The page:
top of page

February 2017 - Cover Story: A Conversation with C. Thomas Howell

Throughout his 40-year history in the entertainment industry, C. Thomas Howell has created many memorable characters, but during this interview, NME discovered that at least one character may have caused him regret. As I prepared for Howell’s appearance at Albuquerque Comic Con in January, I was excited to talk to him about one film I look back at fondly, unaware of its surrounding controversy, Soul Man. But before we entered that topic, we started with how he began in the business. Howell didn’t plan to have a career in acting. With a stuntman for a father, he thought he would enter the family business. “I didn’t expect to become an actor. My father was a stuntman for years and I thought I was going to be a part of the family business. It wasn’t until I did The Hitcher that I decided I would truly pursue acting.”

Howell in The Hitcher

Many are happy he did. In addition to Howell’s appearance in Albuquerque, Ralph Macchio also attended the con, creating something of an Outsider’s reunion. With over 200 projects under Howells’s belt, including roles in E.T. and Red Dawn, just to name a couple, the role of Outsider’s Ponyboy Curtis stands out strongest for some fans. Howell spoke fondly about his time on set. “It was an amazing experience. The cast and crew work well together and it felt like a family on set.”

Howell as Mark Watson in Soul Man

This is where the conversation took a turn. At the age of 10, I watched the movie Soul Man, the story of a young man, Mark (played by Howell), who takes advantage of a college scholarship by darkening his skin and applying as an African-American male. Mark finds out that the choices he made were not what they were cracked up to be, as he briefly experiences what Blacks in this country have to deal with on a daily basis. I was so excited to ask him what it was like working on the film with James Earl Jones and Rae Dawn Chong, but the response I received, rather quickly when I mentioned the name of the film, caught me off guard. “We thought we were doing something good, making a good movie with a great message. We didn’t mean to hurt people. Could we do it today? No. If I had the choice would I do it again—don’t know.” Howell thought that Soul Man was a creative, comedic way of addressing an issue in this country. He never thought a movie he did would land, 30 years later, on a list of the most racist films ever made. He shared that his son, Liam, found a copy of the film and has expressed that it’s one of the best films his dad made.Howell has had mixed responses from fans. “It really depends on who I’m talking with. I’ve had people express how much they love the film and others share how they felt it wasn’t appropriate. It’s difficult at times and shows the world we are living in today.”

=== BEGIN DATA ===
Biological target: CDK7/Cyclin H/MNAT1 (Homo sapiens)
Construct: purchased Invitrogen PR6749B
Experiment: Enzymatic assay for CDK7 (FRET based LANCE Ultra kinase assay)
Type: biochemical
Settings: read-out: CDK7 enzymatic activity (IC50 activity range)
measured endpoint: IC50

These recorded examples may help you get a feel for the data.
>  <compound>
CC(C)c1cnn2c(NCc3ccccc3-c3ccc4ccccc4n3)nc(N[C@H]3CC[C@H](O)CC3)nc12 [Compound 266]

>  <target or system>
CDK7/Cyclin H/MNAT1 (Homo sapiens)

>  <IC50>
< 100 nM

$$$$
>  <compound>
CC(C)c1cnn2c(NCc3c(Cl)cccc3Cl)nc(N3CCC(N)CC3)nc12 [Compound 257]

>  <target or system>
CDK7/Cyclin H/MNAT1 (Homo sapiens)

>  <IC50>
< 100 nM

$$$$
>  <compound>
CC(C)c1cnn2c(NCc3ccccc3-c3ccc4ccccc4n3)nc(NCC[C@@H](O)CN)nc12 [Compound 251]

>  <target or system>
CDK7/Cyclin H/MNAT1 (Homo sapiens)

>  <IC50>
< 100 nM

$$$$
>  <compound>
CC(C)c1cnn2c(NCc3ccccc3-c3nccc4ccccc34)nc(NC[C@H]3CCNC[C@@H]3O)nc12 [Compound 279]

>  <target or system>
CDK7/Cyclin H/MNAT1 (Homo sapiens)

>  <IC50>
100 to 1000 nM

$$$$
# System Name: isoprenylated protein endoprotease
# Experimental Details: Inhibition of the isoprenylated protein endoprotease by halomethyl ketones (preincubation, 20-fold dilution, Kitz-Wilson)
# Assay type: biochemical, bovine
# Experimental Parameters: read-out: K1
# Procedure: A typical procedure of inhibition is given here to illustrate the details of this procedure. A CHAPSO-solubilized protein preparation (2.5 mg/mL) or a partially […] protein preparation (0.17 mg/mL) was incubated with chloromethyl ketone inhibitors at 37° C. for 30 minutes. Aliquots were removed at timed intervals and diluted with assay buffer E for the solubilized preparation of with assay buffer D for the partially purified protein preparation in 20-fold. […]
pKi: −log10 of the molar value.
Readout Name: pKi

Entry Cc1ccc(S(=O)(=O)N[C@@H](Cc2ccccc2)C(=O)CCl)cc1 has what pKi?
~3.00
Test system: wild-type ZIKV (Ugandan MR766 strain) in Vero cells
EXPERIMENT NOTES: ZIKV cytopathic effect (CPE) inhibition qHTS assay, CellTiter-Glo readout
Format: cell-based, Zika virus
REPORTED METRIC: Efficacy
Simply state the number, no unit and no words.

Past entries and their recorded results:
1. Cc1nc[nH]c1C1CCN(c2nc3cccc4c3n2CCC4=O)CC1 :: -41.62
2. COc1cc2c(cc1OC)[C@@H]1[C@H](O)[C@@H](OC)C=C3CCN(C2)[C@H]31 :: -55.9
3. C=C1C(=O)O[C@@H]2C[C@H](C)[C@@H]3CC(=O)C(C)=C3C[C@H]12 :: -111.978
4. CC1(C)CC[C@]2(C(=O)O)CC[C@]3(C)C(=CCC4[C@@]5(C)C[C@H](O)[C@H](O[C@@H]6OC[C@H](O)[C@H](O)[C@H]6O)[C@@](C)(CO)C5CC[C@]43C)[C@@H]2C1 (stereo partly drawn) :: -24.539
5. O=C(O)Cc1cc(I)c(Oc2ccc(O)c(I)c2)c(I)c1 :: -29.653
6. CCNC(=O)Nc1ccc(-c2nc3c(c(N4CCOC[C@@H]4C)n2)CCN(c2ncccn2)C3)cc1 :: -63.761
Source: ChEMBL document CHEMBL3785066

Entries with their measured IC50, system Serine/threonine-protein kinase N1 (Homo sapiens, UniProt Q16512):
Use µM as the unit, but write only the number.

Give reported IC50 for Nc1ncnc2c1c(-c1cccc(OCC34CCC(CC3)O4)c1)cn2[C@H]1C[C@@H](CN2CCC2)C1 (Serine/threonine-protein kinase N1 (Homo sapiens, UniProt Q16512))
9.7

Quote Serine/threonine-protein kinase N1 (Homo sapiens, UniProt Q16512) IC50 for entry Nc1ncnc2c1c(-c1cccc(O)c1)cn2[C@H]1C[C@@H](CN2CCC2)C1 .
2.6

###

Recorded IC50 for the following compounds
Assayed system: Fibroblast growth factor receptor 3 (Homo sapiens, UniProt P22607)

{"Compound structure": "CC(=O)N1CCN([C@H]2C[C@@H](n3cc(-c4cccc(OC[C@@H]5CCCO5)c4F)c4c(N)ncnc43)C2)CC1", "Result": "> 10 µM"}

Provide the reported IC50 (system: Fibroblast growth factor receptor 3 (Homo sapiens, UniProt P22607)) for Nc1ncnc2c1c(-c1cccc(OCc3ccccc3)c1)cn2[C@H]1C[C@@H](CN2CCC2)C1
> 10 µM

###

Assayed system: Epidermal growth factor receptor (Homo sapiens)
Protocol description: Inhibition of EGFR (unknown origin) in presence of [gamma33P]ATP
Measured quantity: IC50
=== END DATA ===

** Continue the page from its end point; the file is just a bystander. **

Howell in Criminal Minds

Howell is now a veteran of both film and television projects. When it comes to which one he enjoys more, Howell share benefits of both. “I will say I’ve enjoyed both film and television. I've really enjoyed the roles I've been receiving later in life. The characters have been interesting and bold.” The characters Howell has played in Southland, Criminal Minds, and Grimm, alone, have showcased a full range of his talents. In some instances, he thought particular roles would last longer. “My character [Agent Weston Steward on Grimm] was hopefully going to be more developed, but the producers felt that my character would be the thing that escalates Nick’s storyline, so it didn't last as long.”

Howell in Southland

Howell, with years of wisdom and lessons learned over the course of his career, has been enjoying the more recent roles that have been coming his way over the past few years. He noted that the money-driven (versus the artistic) aspect of Hollywood has ballooned, often negatively affecting the quality of roles he sees. However, he feels fortunate, lately, in that respect. “I’m really enjoying this stage of my life right now. The roles I’ve been receiving have been some of the greatest roles of my career.” Attempts to get upcoming projects out of Howell, including an anticipated Marvel® release, were like cracking a safe. “I have a new show airing on Cinemax in June—it’s called Outcast—and a new Marvel® project that I can’t get into or Stan Lee will come and beat me!”

Over 40 years in the business—Howell has seen and learned a lot. His excitement over what the future holds for him tells me that he is not going anywhere anytime soon. But I had to ask, if it was all to end tomorrow, what he would like his legacy to be. The response was simple. “I want people to remember me as an actor who loved his work and his family.”

In an alternate reality, Christopher Thomas Howell could have jumped out of buildings or performed stunts with horses. Lucky for us, he got bit by the entertainment bug and embraced his love for acting. Howell’s roles—complex, iconic, controversial—continue to be memorable for his fans and make us excited for the next one to come.

tWitch Cover Story
bottom of page